“The government must curtail excessive borrowing by raising revenues from both oil and non-oil sources and engage in prudent budget practices,” he said.
He urged the Federal Government to implement fiscal restraint, enhance revenue generation through taxation changes, diversify the economy, and successfully control governmental expenditure to lower the debt load and foster economic growth.
According to Uche Uwaleke, a Professor of capital market at the Nasarawa State University, Keffi, a related issue has to do with the mode of financing the over nine trillion Naira deficit in the 2024 bidget proposal and its likely impact on cost of capital for firms and the stock market.
Uwaleke said that in previous budgets, the amount voted for new borrowings were split fairly equally between domestic and foreign sources.
“This time around domestic borrowing is taking up a huge chunk at about 78 per cent, N6.1 trillion out of N7.8 trillion, provisioned for new borrowings
“This can have the effect of crowding out the private sector, hiking interest rates, increasing cost of funds, and depressing the equities market as investors migrate to fixed income securities.
“The outcome will be a further weakening of the productive sector,” he said.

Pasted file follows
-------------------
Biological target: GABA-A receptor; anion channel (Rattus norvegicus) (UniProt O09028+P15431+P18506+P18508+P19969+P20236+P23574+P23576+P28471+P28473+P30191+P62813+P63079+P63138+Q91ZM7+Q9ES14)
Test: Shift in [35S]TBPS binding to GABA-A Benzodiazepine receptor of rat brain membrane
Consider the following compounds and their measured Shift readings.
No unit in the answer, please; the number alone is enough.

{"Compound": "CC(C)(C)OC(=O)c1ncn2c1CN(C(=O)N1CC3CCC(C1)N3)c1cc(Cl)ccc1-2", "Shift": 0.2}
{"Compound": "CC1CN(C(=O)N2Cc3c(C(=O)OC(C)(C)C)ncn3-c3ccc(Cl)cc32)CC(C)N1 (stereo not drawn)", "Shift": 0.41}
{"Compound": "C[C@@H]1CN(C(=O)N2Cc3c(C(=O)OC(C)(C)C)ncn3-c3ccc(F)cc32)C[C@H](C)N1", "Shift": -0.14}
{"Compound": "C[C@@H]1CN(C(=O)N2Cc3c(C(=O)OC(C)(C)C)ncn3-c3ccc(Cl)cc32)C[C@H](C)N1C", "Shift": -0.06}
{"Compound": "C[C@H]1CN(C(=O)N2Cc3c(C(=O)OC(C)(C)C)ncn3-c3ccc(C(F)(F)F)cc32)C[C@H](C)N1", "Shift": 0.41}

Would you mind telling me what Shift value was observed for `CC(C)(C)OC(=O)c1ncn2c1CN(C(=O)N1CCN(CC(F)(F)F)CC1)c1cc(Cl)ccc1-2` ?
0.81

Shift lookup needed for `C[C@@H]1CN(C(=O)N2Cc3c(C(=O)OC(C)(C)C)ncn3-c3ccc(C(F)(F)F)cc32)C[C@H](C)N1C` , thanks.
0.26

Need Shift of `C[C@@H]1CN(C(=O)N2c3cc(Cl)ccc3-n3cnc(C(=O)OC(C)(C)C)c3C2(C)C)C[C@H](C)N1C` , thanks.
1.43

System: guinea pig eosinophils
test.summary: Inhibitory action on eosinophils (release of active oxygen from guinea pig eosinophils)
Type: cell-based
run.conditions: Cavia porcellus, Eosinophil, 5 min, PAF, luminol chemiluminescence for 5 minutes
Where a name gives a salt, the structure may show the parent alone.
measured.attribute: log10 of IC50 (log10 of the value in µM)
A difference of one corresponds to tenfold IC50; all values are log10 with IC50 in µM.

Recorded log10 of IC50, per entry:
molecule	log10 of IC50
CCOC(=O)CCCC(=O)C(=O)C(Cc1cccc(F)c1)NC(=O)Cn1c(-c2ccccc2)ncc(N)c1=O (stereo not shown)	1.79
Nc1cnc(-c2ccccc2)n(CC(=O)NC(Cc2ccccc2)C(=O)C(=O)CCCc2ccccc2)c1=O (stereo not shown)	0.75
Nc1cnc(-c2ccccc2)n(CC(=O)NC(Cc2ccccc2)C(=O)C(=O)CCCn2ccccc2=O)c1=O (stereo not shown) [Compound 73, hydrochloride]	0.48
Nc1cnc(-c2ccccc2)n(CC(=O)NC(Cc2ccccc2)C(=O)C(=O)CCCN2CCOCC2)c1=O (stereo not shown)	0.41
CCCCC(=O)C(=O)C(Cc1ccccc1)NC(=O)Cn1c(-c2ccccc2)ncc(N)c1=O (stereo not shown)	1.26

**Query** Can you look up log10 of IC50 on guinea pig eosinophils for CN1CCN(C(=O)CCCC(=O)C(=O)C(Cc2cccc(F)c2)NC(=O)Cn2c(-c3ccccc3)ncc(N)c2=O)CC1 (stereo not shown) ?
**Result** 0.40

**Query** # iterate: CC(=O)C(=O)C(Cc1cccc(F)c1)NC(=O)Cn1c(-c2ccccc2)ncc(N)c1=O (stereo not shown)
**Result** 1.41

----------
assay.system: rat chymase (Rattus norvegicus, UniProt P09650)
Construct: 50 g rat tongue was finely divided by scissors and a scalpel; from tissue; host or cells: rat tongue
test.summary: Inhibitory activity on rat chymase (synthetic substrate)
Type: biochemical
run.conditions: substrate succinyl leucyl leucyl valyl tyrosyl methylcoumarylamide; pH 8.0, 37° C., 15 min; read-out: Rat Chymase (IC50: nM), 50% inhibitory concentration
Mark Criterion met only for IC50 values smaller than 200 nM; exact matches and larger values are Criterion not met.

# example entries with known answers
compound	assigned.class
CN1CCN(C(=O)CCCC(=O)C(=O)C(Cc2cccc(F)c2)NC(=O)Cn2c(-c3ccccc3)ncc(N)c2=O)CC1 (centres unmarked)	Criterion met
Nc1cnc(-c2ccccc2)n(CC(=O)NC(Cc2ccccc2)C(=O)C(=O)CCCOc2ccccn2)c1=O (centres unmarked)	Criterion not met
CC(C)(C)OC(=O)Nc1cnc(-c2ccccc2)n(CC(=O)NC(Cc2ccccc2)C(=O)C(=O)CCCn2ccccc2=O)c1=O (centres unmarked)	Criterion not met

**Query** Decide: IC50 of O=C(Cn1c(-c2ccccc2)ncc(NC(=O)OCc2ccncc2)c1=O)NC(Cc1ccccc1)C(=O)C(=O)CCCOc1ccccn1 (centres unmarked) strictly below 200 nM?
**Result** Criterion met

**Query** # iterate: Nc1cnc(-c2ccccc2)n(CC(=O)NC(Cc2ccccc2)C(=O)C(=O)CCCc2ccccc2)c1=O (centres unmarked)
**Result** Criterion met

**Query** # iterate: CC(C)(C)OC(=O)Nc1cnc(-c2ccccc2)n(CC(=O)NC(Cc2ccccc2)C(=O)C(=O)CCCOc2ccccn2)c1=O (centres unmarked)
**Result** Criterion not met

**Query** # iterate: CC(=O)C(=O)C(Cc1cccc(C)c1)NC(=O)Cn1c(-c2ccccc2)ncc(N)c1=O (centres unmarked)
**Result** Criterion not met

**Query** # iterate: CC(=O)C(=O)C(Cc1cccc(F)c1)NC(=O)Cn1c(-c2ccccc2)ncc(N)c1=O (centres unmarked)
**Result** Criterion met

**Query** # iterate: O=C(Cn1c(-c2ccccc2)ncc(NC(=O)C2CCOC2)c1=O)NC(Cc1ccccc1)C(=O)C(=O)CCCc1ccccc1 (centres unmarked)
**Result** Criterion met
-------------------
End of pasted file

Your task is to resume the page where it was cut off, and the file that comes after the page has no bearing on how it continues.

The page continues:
He advised the Federal Government to explore more opportunities for concessional project-tied loans from multilateral and bilateral sources.
He said that this would help to boost fx reserves and stabilise the exchange rate.
“With respect to borrowing domestically, its important that emphasis should be placed on the use of the right instruments such as infrastructure bonds as opposed to Federal Government of Nigeria (FGN) bonds that are inflationary prone,” he said.
As Tinubu awaits legislative ascent to his administration’s first full budget to commence in January, Nigerians remain hopeful that his fiscal planners would device means to boost revenue and curb the dependence on borrowing.
But the nine trillion Naira deficit in the budget proposal, which is to be funded through fresh borrowing calls for concern.